To clarify the confusion as to what the error is,
NSNumber is calling
NSNumber.init( value: X ) method to instantiate a NSNumber object.
"Argument labels '
(_:)' do not match any available overloads"
The code produces the error because NSNumber is not a type rather it is a class with members.
"NSNumber(...)" instantiates a class object to contain the 'value' of
(1.0 / 1.29).
This is not a type conversion or cast like in C/C++. where you are trying to cast the type to allow the compiler to do its job.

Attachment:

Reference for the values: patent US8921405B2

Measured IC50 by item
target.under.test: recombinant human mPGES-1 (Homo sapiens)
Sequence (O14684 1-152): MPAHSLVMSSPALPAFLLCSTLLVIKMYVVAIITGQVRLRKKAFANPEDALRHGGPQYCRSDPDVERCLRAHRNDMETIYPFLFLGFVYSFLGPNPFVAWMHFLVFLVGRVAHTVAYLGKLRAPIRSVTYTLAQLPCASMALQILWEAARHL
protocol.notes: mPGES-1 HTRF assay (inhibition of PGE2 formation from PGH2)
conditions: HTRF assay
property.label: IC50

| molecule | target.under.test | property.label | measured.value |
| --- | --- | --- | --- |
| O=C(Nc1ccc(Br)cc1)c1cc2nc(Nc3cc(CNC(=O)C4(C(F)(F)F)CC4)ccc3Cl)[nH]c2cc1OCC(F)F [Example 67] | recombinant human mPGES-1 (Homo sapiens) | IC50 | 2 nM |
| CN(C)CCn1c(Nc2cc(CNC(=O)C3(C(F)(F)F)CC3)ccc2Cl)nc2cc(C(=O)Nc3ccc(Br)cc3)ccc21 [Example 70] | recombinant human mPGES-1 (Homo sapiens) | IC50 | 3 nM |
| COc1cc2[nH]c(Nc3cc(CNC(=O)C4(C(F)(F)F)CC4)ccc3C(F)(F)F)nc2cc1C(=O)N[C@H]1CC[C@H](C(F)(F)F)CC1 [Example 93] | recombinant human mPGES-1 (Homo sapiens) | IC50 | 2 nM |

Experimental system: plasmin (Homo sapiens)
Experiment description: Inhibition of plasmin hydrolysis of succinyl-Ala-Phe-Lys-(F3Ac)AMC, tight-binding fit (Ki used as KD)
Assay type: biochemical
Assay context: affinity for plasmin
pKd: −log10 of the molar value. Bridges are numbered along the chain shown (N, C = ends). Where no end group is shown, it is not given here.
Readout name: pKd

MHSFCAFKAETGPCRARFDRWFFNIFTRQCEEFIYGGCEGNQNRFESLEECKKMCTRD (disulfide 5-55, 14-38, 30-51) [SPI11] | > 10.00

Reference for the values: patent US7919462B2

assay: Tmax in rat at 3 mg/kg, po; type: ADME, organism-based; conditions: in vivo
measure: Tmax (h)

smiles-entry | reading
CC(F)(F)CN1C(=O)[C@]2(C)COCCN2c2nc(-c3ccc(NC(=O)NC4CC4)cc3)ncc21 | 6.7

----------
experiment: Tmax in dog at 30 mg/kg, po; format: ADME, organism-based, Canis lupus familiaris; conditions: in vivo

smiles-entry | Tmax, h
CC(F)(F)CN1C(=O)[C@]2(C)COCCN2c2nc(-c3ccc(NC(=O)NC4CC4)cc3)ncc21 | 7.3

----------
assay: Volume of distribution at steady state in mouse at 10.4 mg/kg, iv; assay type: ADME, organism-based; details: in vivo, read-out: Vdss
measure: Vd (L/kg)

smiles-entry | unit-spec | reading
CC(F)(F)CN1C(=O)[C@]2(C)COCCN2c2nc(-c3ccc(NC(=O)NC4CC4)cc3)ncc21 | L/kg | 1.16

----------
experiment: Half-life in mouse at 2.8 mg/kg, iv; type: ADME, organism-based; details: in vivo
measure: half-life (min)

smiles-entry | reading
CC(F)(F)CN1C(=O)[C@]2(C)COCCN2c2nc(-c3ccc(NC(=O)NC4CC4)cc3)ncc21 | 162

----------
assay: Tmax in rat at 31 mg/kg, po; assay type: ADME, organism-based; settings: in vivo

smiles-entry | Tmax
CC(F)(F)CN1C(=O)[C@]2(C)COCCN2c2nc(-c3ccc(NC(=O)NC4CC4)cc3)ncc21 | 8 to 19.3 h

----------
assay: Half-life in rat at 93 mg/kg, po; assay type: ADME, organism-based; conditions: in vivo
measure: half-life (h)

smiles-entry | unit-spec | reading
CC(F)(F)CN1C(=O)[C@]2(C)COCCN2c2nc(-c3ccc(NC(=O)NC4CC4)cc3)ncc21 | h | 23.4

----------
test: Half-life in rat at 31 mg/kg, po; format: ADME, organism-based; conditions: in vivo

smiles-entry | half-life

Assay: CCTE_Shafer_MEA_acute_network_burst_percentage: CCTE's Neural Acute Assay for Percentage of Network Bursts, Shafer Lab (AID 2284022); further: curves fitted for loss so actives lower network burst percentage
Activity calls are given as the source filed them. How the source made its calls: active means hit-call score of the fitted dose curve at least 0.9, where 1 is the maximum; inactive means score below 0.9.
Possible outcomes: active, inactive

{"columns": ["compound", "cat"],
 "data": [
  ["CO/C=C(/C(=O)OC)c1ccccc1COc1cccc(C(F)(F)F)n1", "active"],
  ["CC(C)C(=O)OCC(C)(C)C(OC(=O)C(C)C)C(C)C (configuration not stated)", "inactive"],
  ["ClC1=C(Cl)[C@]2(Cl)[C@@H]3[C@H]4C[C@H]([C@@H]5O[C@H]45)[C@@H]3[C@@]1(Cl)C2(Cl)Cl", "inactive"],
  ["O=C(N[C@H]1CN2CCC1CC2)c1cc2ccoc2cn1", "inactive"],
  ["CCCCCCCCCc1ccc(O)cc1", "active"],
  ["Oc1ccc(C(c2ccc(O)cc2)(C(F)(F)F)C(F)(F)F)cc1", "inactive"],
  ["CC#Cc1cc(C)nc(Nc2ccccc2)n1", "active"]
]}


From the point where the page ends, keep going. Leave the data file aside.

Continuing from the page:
float y = 1.3;
int x = int( y );
NSNumber is not a type like
int, float, char
The error comes into play because there are several ways to call
NSNumber.init( value: type )
Swift is requiring that you specifically say that you want the 'value' member of the NSNumber to contain the value x.
let localRate = NSNumber( 1.0 / 1.29)
var y = NSNumber( 0 )
var b = NSNumber( false )
let localRate = NSNumber(value: 1.0 / 1.29)
var y = NSNumber( value: 0 )
var b = NSNumber( value: false )
The confusion might be coming into play because this works.
w = String( "4" )
The class String does not require the argument label, while NSNumber does require an argument label of 'value:'
Perhaps this is due to how IOS treats NSNumber as coming from legacy?